Self-Knowledge through Running   

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Indian film director Sanjay Rawal was in Auckland this month for the first New Zealand screening of his latest sports movie, an inspirational ultra-running film exploring the phenomenon of multi-day events. The premiere viewing and Rawal’s own visit were hosted by the Sri Chinmoy Marathon Team, many of whose members have competed in long distance events and were keen to share these experiences with the public.

Screening at Auckland’s Rialto theatre, 3100: Run and Become examines a wide canvas of endurance running, from the Kalahari tribesmen and Navajo Indians to the Buddhist monks in the mountains near Kyoto, and then considers the longest contemporary footrace in the world, the New York based 3100 mile annual epic.

The movie attracted a full house and was inspirational because it’s theme message is all about humanity’s infinite potential, and that the only limitations we have are those we have imposed upon ourselves.

Film director Sanjay personally attended the inaugural screening and featured in an interactive session after the screening, responding to questions from the audience. Accompanying him were Harita Davies, the only Kiwi woman to ever attempt and finish the grueling, annual 3,100 mile ultra race – the longest certified footrace in history – along with one of New Zealand’s top trail and distance runners, Vajin Armstrong.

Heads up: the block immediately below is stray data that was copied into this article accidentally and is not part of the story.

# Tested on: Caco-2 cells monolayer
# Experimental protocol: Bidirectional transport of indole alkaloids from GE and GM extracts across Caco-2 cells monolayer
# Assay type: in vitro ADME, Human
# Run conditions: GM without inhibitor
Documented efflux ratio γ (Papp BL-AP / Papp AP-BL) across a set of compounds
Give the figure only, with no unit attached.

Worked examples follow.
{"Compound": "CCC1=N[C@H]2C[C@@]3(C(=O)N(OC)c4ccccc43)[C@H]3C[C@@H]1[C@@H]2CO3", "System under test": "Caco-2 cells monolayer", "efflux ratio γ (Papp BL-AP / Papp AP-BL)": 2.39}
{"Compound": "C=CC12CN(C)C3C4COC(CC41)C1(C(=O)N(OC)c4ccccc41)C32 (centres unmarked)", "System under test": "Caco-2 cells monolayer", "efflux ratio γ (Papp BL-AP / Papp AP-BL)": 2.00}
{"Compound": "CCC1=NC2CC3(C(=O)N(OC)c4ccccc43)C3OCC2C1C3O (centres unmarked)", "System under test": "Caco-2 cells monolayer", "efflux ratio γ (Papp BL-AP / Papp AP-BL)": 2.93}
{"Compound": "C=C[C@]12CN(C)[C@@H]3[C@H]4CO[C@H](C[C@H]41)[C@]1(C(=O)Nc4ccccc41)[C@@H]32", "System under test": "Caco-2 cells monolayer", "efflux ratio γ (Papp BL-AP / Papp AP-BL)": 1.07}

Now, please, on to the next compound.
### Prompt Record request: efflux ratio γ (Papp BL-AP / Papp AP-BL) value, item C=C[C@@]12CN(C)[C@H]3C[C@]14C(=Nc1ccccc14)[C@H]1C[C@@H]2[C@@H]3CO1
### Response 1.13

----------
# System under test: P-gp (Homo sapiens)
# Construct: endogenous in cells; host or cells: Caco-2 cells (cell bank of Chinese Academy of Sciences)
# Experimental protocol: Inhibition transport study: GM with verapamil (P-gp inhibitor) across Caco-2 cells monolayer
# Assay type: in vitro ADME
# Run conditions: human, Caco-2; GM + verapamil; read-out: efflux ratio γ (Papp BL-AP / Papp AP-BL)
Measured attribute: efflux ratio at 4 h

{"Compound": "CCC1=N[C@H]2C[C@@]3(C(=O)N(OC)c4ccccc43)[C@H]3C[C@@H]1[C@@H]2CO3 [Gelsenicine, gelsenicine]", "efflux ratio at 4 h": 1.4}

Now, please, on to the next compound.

3100: Run and Become follows an unassuming Finnish runner (Ashprihanal) and an Austrian cellist (Shamita) in their attempt to complete the 3100 mile race, considered the Mt Everest of ultra events.

Each year contestants are drawn to the 3100 ultra for often inner reasons, a curiosity about human potential itself. The race promises personal expansion and, indeed, participants come from around the world to shatter their limitations and discover a deeper sense of self. The small group of competitors gather to run a distance equivalent to a US coast to coast epic. The race requires 60 miles per day for 52 straight days, or 5,649 laps around a city block in Queens, New York.

Ashprihanal and Shamita’s 3100 journey takes the audience from the heart of this astonishing event in an urban city, to sites around the world where ancient cultures have held running sacred for millennia, including the Kalahari Desert, Arizona’s Navajo Reservation, and to the sacred mountain temples of Japan. Through the heroic stories of these and several other runners, 3100: Run and Become presents a portrait of endurance and transformation, and of a shared spiritual quest for self-knowledge and enlightenment.

Race founder and sports lover Sri Chinmoy was a great believer in humanity’s potential – a philosophy he called ‘self-transcendence’ – and made headlines over twenty years ago when he correctly predicted that the sub two-hour marathon mark would fall in the coming two decades. His marathon team organizes New Zealand’s 24 hour track race championship and numerous road races to promote physical fitness.

A free fitness, health and sports workshop looking at the mind-body connection is being offered by the Sri Chinmoy Marathon Team this month – for details visit: www.meditationauckland.co.nz or call/text the course tutor on 022 1887432.